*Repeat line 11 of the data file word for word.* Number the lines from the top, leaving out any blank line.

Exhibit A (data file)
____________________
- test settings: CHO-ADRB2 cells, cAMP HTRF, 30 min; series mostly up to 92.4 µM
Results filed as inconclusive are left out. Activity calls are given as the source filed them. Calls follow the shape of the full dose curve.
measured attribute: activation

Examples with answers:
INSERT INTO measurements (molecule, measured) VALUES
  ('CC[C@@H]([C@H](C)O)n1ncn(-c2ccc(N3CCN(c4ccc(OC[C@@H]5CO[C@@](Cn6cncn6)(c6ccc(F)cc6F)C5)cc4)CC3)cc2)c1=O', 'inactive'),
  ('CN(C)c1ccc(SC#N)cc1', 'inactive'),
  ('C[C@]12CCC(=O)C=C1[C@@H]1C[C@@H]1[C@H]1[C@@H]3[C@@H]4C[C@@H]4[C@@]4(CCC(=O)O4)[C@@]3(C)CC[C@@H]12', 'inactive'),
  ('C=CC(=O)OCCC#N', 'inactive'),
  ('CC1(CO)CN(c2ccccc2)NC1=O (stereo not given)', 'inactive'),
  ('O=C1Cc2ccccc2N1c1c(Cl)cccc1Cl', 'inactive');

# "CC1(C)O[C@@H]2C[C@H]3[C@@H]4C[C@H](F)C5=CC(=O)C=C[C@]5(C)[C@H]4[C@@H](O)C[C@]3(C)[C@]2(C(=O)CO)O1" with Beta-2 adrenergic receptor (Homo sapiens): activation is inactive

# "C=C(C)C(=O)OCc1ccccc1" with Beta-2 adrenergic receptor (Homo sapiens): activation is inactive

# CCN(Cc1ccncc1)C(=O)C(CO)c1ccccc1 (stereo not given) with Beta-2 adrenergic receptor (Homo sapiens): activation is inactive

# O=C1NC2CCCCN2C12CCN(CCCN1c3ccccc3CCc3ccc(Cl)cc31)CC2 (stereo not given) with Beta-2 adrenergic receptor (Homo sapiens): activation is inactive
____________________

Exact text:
  ('O=C1Cc2ccccc2N1c1c(Cl)cccc1Cl', 'inactive');